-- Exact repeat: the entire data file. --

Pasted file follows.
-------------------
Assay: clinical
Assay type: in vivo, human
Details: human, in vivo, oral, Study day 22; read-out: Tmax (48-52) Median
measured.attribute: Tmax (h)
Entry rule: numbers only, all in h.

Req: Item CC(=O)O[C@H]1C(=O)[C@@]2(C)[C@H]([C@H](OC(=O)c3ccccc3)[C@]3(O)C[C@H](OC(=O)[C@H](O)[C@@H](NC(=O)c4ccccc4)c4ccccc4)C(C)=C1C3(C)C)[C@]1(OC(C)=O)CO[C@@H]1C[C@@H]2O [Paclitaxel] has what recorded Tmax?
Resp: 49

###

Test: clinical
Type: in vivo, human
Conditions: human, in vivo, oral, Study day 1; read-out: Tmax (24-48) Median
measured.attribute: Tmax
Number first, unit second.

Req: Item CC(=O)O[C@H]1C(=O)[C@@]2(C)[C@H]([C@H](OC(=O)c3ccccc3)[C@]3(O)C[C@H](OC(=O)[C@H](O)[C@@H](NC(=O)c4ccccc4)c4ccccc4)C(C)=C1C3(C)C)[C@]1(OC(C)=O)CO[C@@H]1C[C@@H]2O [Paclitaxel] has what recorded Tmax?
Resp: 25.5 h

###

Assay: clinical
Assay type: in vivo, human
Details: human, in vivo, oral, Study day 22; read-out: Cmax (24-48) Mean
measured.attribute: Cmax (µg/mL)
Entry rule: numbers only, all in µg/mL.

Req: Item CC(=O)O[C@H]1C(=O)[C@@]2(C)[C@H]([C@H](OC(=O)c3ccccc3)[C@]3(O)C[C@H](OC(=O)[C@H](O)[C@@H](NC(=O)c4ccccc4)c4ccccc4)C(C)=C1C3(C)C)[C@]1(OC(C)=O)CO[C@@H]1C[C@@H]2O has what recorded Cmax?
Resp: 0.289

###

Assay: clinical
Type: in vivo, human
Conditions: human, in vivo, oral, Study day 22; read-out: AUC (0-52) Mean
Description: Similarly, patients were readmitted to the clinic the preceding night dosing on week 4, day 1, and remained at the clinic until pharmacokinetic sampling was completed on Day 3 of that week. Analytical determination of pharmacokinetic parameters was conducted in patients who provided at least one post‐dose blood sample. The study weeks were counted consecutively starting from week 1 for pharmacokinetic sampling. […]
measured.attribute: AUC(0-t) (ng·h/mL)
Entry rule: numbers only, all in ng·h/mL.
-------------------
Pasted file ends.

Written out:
Assay: clinical
Assay type: in vivo, human
Details: human, in vivo, oral, Study day 22; read-out: Tmax (48-52) Median
measured.attribute: Tmax (h)
Entry rule: numbers only, all in h.

Req: Item CC(=O)O[C@H]1C(=O)[C@@]2(C)[C@H]([C@H](OC(=O)c3ccccc3)[C@]3(O)C[C@H](OC(=O)[C@H](O)[C@@H](NC(=O)c4ccccc4)c4ccccc4)C(C)=C1C3(C)C)[C@]1(OC(C)=O)CO[C@@H]1C[C@@H]2O [Paclitaxel] has what recorded Tmax?
Resp: 49

###

Test: clinical
Type: in vivo, human
Conditions: human, in vivo, oral, Study day 1; read-out: Tmax (24-48) Median
measured.attribute: Tmax
Number first, unit second.

Req: Item CC(=O)O[C@H]1C(=O)[C@@]2(C)[C@H]([C@H](OC(=O)c3ccccc3)[C@]3(O)C[C@H](OC(=O)[C@H](O)[C@@H](NC(=O)c4ccccc4)c4ccccc4)C(C)=C1C3(C)C)[C@]1(OC(C)=O)CO[C@@H]1C[C@@H]2O [Paclitaxel] has what recorded Tmax?
Resp: 25.5 h

###

Assay: clinical
Assay type: in vivo, human
Details: human, in vivo, oral, Study day 22; read-out: Cmax (24-48) Mean
measured.attribute: Cmax (µg/mL)
Entry rule: numbers only, all in µg/mL.

Req: Item CC(=O)O[C@H]1C(=O)[C@@]2(C)[C@H]([C@H](OC(=O)c3ccccc3)[C@]3(O)C[C@H](OC(=O)[C@H](O)[C@@H](NC(=O)c4ccccc4)c4ccccc4)C(C)=C1C3(C)C)[C@]1(OC(C)=O)CO[C@@H]1C[C@@H]2O has what recorded Cmax?
Resp: 0.289

###

Assay: clinical
Type: in vivo, human
Conditions: human, in vivo, oral, Study day 22; read-out: AUC (0-52) Mean
Description: Similarly, patients were readmitted to the clinic the preceding night dosing on week 4, day 1, and remained at the clinic until pharmacokinetic sampling was completed on Day 3 of that week. Analytical determination of pharmacokinetic parameters was conducted in patients who provided at least one post‐dose blood sample. The study weeks were counted consecutively starting from week 1 for pharmacokinetic sampling. […]
measured.attribute: AUC(0-t) (ng·h/mL)
Entry rule: numbers only, all in ng·h/mL.